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Water company bosses given 14 days to set out sewage dumping plans, new environment secretary says

Shadow environment secretary Jim McMahon has accused the government of allowing water companies to dump sewage on 90 beaches over the summer.

Image:Members of the public and protesters from Hastings and St Leonards Clean Water Action, protest against raw sewage release incidents on the beach in St Leonards, Sussex. Picture date: Friday August 26, 2022.
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Water company bosses have been given two weeks to set out "significant improvements" to prevent sewage being dumped into the UK's rivers and beaches.

Ranil Jayawardena,the new environment secretary, made the announcement in the Commons as he faced calls for "tougher sanctions" to be imposed.

"The volume of sewage spewed out by water companies is completely unacceptable and the public have rightly shown their outrage," he said.

"In my first day in office, I told water chief executives that it is not good enough and I have instructed them to write to me formally by September 21 with a plan on how they are going to make significant improvements."

Labour has called on the government to implement harsher punishments, including prison sentences, for water company chiefs who are responsible for pumping effluent into open water.

Mr Jayawardena added that he has spoken to the Environment Agency and Ofwat and told them to use "every enforcement power" they have to ensure companies comply.

"I will not hesitate to take further action if I do not see the pace of change that this House expects," he said.

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Over the summer, the Liberal Democrats campaigned on preventing sewage pollution, leading to Mr Jayawardena accusing them of having done "nothing" to stop the problem while they shared power with the Conservatives in the 2010-2015 coalition government.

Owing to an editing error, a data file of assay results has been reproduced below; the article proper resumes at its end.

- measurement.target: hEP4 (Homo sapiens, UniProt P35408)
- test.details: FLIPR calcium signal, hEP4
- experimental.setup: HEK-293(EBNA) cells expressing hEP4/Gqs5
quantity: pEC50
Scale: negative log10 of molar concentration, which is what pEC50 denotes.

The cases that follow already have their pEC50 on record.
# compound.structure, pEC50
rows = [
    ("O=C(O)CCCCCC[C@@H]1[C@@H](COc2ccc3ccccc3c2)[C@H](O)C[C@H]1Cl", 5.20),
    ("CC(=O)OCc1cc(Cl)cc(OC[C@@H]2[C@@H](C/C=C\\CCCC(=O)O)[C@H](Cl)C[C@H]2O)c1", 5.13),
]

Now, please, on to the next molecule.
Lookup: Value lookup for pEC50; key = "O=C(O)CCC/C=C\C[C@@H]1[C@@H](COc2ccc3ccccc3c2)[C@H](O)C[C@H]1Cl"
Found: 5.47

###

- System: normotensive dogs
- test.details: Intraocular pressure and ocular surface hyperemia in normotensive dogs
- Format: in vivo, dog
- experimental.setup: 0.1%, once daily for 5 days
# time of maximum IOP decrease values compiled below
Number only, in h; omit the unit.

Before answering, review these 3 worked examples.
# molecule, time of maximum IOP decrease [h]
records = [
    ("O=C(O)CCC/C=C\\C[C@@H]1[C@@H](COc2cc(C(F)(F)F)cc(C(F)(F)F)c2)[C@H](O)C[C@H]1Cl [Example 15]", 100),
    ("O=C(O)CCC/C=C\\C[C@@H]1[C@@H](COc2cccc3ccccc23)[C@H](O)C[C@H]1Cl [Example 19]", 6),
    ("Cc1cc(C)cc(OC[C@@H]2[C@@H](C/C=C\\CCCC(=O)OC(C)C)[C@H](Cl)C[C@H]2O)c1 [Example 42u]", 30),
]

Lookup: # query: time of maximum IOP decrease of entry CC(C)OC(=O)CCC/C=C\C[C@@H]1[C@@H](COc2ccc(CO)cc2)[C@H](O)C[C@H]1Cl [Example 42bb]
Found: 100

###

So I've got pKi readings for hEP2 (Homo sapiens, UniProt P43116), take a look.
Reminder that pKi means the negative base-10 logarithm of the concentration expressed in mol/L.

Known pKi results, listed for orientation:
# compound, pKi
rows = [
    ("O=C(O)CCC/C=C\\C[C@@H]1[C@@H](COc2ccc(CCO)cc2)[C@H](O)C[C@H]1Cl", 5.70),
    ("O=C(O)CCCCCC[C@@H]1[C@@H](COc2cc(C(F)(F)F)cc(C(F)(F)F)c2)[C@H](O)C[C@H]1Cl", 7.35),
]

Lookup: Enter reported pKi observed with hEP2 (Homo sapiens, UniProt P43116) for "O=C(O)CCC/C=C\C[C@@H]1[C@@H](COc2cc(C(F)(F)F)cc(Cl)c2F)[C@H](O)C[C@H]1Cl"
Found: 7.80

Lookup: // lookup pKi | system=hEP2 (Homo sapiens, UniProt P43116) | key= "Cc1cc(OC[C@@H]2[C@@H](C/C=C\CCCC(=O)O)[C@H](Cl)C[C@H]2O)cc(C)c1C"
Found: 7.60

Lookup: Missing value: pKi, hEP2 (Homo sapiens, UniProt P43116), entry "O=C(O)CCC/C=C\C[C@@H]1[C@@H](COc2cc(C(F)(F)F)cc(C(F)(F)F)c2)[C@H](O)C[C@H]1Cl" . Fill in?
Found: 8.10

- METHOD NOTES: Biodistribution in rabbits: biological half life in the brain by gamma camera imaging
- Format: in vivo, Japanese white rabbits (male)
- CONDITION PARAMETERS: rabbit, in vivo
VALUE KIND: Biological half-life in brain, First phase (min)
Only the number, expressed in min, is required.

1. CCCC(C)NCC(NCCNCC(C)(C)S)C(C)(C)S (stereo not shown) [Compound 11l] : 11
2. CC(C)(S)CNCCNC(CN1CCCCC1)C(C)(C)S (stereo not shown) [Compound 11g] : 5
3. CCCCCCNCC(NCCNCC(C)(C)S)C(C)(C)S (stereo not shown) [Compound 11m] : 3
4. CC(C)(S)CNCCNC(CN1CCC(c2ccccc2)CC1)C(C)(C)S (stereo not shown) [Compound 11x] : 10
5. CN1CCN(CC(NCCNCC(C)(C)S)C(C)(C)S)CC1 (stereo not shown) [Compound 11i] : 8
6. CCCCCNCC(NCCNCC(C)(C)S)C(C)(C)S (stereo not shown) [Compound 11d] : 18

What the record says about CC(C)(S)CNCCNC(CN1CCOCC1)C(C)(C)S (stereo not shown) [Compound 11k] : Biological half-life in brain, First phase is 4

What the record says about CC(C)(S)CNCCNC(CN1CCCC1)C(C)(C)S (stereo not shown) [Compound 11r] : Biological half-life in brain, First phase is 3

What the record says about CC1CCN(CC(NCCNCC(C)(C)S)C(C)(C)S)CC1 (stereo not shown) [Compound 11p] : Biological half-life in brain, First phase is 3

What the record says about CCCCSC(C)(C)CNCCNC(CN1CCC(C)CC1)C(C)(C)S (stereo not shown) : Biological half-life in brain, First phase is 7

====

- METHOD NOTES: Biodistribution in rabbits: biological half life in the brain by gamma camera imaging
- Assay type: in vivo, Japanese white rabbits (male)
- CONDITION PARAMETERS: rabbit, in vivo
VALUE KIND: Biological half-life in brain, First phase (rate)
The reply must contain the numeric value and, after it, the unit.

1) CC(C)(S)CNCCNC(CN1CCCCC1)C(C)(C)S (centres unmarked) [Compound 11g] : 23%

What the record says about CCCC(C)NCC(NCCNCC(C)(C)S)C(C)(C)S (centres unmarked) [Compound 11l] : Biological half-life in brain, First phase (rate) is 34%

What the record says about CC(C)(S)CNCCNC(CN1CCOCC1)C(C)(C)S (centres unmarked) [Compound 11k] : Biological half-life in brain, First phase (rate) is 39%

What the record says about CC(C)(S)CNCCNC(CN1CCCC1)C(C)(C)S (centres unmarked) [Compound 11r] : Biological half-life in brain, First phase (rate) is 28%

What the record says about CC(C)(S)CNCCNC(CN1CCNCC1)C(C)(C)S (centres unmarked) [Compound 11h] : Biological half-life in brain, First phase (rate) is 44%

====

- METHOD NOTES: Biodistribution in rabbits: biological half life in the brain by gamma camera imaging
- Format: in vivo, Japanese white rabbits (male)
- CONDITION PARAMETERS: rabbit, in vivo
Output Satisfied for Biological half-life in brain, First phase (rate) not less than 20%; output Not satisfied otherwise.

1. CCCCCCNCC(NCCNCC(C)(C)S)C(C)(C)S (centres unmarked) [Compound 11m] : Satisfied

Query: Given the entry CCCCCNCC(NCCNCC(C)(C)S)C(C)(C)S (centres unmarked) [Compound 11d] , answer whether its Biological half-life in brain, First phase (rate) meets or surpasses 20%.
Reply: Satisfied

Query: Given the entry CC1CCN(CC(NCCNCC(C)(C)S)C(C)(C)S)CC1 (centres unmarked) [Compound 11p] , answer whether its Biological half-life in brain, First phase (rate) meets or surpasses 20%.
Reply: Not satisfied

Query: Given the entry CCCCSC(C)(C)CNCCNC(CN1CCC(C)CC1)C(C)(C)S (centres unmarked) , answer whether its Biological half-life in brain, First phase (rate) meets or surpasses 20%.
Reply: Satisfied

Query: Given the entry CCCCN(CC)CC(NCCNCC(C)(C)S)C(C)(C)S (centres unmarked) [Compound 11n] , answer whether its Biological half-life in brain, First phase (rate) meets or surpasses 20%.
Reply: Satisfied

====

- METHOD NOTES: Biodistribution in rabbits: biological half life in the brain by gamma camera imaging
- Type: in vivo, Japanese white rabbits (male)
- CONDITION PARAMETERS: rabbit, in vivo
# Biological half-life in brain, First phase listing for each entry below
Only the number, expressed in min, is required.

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Raw sewage: Who's to blame?

Sewage dumped at '90 beaches'

Last month, the Environment Agency issued warnings to holidaymakers to avoid dozens of beaches across England and Wales due to sewage.

Lib Dem MP Sarah Olney demanded that "Southern Water compensates Sussex seaside businesses" after sewage spills led tourists to avoid the county's coastline.

Jim McMahon, shadow environment secretary, was also among those calling for stronger sanctions, telling the Commons that the government had allowed water companies to "dump sewage on 90 beaches".

Mr Jayawardena re-emphasised the government's plan, adding that it has already legislated to issue unlimited fines through a criminal process and "will not hesitate to do more" to deal with the issue.

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Raw sewage dumped for millions of hours

Data released last month revealed water companies have pumped raw sewage into Britain's seas and rivers for more than nine million hours since 2016.

The figure is an increase of 2,553% over five years, according to the Labour Party's analysis of Environment Agency data, released under the Freedom of Information Act.

Between 2016 and 2021 water companies discharged sewage into waterways and the sea for a total of 9,427,355 hours, the equivalent of 1,076 years.

Southern Water was fined £90m last year for widespread pollution after pleading guilty to more than 6,000 unpermitted sewage discharges between 2010 and 2015.